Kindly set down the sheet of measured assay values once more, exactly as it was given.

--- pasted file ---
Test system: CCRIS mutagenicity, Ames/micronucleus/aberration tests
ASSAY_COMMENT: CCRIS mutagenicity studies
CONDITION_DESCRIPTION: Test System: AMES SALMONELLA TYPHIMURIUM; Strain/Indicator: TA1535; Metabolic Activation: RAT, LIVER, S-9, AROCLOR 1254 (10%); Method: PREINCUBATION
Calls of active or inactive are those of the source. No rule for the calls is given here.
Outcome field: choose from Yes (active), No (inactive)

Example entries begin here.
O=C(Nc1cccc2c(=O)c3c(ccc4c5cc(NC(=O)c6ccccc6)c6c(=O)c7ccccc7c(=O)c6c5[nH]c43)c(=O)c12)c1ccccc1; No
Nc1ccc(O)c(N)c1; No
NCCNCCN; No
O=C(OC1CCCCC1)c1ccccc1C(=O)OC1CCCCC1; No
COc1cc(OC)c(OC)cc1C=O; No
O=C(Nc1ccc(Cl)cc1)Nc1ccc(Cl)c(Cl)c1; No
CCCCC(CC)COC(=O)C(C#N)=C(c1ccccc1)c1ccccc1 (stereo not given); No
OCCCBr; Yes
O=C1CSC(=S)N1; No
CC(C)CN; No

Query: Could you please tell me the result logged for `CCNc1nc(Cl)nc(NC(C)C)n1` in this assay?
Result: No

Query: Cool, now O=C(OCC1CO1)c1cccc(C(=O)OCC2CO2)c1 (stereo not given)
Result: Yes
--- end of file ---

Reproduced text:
Test system: CCRIS mutagenicity, Ames/micronucleus/aberration tests
ASSAY_COMMENT: CCRIS mutagenicity studies
CONDITION_DESCRIPTION: Test System: AMES SALMONELLA TYPHIMURIUM; Strain/Indicator: TA1535; Metabolic Activation: RAT, LIVER, S-9, AROCLOR 1254 (10%); Method: PREINCUBATION
Calls of active or inactive are those of the source. No rule for the calls is given here.
Outcome field: choose from Yes (active), No (inactive)

Example entries begin here.
O=C(Nc1cccc2c(=O)c3c(ccc4c5cc(NC(=O)c6ccccc6)c6c(=O)c7ccccc7c(=O)c6c5[nH]c43)c(=O)c12)c1ccccc1; No
Nc1ccc(O)c(N)c1; No
NCCNCCN; No
O=C(OC1CCCCC1)c1ccccc1C(=O)OC1CCCCC1; No
COc1cc(OC)c(OC)cc1C=O; No
O=C(Nc1ccc(Cl)cc1)Nc1ccc(Cl)c(Cl)c1; No
CCCCC(CC)COC(=O)C(C#N)=C(c1ccccc1)c1ccccc1 (stereo not given); No
OCCCBr; Yes
O=C1CSC(=S)N1; No
CC(C)CN; No

Query: Could you please tell me the result logged for `CCNc1nc(Cl)nc(NC(C)C)n1` in this assay?
Result: No

Query: Cool, now O=C(OCC1CO1)c1cccc(C(=O)OCC2CO2)c1 (stereo not given)
Result: Yes